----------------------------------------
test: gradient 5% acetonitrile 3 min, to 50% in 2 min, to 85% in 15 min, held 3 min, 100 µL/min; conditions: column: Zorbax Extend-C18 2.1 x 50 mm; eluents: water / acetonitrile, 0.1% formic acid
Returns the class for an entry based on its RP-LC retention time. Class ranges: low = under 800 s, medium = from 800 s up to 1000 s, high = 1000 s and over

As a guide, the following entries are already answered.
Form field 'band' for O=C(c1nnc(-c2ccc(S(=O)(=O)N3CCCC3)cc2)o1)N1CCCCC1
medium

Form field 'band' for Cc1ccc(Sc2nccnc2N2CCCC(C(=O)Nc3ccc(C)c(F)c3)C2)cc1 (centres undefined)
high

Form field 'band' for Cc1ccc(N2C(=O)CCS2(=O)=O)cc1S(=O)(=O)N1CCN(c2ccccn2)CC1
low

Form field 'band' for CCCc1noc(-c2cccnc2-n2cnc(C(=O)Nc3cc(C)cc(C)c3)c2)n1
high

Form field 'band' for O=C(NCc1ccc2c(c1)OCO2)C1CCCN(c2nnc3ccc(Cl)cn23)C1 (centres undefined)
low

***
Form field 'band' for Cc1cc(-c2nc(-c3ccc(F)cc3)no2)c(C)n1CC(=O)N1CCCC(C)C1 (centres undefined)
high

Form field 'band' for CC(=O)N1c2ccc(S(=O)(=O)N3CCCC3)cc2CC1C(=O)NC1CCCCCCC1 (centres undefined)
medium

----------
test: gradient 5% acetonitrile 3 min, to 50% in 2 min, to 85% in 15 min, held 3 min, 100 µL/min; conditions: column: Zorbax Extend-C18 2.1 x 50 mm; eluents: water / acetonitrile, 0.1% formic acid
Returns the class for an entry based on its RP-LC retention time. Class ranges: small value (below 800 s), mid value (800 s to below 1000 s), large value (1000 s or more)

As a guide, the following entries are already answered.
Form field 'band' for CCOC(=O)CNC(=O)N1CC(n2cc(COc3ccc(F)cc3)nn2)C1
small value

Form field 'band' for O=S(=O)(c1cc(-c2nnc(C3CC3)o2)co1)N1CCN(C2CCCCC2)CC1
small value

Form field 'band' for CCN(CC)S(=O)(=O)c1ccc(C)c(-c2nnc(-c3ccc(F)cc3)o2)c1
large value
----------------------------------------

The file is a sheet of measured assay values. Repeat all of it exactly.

test: gradient 5% acetonitrile 3 min, to 50% in 2 min, to 85% in 15 min, held 3 min, 100 µL/min; conditions: column: Zorbax Extend-C18 2.1 x 50 mm; eluents: water / acetonitrile, 0.1% formic acid
Returns the class for an entry based on its RP-LC retention time. Class ranges: low = under 800 s, medium = from 800 s up to 1000 s, high = 1000 s and over

As a guide, the following entries are already answered.
Form field 'band' for O=C(c1nnc(-c2ccc(S(=O)(=O)N3CCCC3)cc2)o1)N1CCCCC1
medium

Form field 'band' for Cc1ccc(Sc2nccnc2N2CCCC(C(=O)Nc3ccc(C)c(F)c3)C2)cc1 (centres undefined)
high

Form field 'band' for Cc1ccc(N2C(=O)CCS2(=O)=O)cc1S(=O)(=O)N1CCN(c2ccccn2)CC1
low

Form field 'band' for CCCc1noc(-c2cccnc2-n2cnc(C(=O)Nc3cc(C)cc(C)c3)c2)n1
high

Form field 'band' for O=C(NCc1ccc2c(c1)OCO2)C1CCCN(c2nnc3ccc(Cl)cn23)C1 (centres undefined)
low

***
Form field 'band' for Cc1cc(-c2nc(-c3ccc(F)cc3)no2)c(C)n1CC(=O)N1CCCC(C)C1 (centres undefined)
high

Form field 'band' for CC(=O)N1c2ccc(S(=O)(=O)N3CCCC3)cc2CC1C(=O)NC1CCCCCCC1 (centres undefined)
medium

----------
test: gradient 5% acetonitrile 3 min, to 50% in 2 min, to 85% in 15 min, held 3 min, 100 µL/min; conditions: column: Zorbax Extend-C18 2.1 x 50 mm; eluents: water / acetonitrile, 0.1% formic acid
Returns the class for an entry based on its RP-LC retention time. Class ranges: small value (below 800 s), mid value (800 s to below 1000 s), large value (1000 s or more)

As a guide, the following entries are already answered.
Form field 'band' for CCOC(=O)CNC(=O)N1CC(n2cc(COc3ccc(F)cc3)nn2)C1
small value

Form field 'band' for O=S(=O)(c1cc(-c2nnc(C3CC3)o2)co1)N1CCN(C2CCCCC2)CC1
small value

Form field 'band' for CCN(CC)S(=O)(=O)c1ccc(C)c(-c2nnc(-c3ccc(F)cc3)o2)c1
large value